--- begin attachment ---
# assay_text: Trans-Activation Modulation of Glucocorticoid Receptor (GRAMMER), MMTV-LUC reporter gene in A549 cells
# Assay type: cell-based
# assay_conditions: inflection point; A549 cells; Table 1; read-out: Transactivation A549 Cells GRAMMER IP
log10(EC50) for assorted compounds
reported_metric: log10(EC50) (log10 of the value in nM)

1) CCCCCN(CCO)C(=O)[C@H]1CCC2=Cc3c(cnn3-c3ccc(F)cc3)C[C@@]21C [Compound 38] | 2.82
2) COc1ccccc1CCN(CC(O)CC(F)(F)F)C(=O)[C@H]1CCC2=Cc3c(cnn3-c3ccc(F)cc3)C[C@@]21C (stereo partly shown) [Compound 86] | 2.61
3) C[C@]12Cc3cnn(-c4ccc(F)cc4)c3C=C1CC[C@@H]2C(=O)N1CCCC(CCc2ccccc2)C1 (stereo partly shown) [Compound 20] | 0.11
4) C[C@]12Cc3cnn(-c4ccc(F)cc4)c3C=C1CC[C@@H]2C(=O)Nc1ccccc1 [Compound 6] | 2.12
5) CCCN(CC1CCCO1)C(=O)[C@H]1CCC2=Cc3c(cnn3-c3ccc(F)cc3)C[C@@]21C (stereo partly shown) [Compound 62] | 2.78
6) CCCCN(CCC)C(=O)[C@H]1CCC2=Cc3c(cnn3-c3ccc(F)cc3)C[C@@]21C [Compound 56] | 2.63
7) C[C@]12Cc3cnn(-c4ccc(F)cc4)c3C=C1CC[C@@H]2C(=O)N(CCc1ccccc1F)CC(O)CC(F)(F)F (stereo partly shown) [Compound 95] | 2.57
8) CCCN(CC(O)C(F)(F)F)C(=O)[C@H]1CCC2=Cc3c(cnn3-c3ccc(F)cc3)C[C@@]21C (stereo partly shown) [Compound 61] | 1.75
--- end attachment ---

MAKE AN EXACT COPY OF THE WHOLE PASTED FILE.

# assay_text: Trans-Activation Modulation of Glucocorticoid Receptor (GRAMMER), MMTV-LUC reporter gene in A549 cells
# Assay type: cell-based
# assay_conditions: inflection point; A549 cells; Table 1; read-out: Transactivation A549 Cells GRAMMER IP
log10(EC50) for assorted compounds
reported_metric: log10(EC50) (log10 of the value in nM)

1) CCCCCN(CCO)C(=O)[C@H]1CCC2=Cc3c(cnn3-c3ccc(F)cc3)C[C@@]21C [Compound 38] | 2.82
2) COc1ccccc1CCN(CC(O)CC(F)(F)F)C(=O)[C@H]1CCC2=Cc3c(cnn3-c3ccc(F)cc3)C[C@@]21C (stereo partly shown) [Compound 86] | 2.61
3) C[C@]12Cc3cnn(-c4ccc(F)cc4)c3C=C1CC[C@@H]2C(=O)N1CCCC(CCc2ccccc2)C1 (stereo partly shown) [Compound 20] | 0.11
4) C[C@]12Cc3cnn(-c4ccc(F)cc4)c3C=C1CC[C@@H]2C(=O)Nc1ccccc1 [Compound 6] | 2.12
5) CCCN(CC1CCCO1)C(=O)[C@H]1CCC2=Cc3c(cnn3-c3ccc(F)cc3)C[C@@]21C (stereo partly shown) [Compound 62] | 2.78
6) CCCCN(CCC)C(=O)[C@H]1CCC2=Cc3c(cnn3-c3ccc(F)cc3)C[C@@]21C [Compound 56] | 2.63
7) C[C@]12Cc3cnn(-c4ccc(F)cc4)c3C=C1CC[C@@H]2C(=O)N(CCc1ccccc1F)CC(O)CC(F)(F)F (stereo partly shown) [Compound 95] | 2.57
8) CCCN(CC(O)C(F)(F)F)C(=O)[C@H]1CCC2=Cc3c(cnn3-c3ccc(F)cc3)C[C@@]21C (stereo partly shown) [Compound 61] | 1.75